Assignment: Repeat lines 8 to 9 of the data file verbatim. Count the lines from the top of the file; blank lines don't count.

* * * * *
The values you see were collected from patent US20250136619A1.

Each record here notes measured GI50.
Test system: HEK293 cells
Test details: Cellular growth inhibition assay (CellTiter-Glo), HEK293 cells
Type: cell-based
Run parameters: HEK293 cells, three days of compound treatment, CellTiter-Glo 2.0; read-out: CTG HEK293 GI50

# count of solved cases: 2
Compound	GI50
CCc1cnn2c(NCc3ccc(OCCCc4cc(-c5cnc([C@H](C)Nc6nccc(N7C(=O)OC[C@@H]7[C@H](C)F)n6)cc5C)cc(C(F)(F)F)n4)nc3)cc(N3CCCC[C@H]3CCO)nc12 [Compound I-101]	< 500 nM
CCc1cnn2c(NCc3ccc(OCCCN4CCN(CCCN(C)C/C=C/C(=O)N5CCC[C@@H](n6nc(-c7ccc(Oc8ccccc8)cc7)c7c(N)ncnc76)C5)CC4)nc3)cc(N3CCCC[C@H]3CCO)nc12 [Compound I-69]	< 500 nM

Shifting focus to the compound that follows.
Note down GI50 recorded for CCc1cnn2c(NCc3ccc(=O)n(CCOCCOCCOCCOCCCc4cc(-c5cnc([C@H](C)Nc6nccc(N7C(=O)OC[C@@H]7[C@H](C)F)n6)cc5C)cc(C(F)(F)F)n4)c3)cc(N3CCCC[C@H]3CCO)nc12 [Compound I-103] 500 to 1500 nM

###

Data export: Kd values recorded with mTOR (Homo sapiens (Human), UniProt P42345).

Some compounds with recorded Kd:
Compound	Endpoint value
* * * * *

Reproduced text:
Compound	GI50
CCc1cnn2c(NCc3ccc(OCCCc4cc(-c5cnc([C@H](C)Nc6nccc(N7C(=O)OC[C@@H]7[C@H](C)F)n6)cc5C)cc(C(F)(F)F)n4)nc3)cc(N3CCCC[C@H]3CCO)nc12 [Compound I-101]	< 500 nM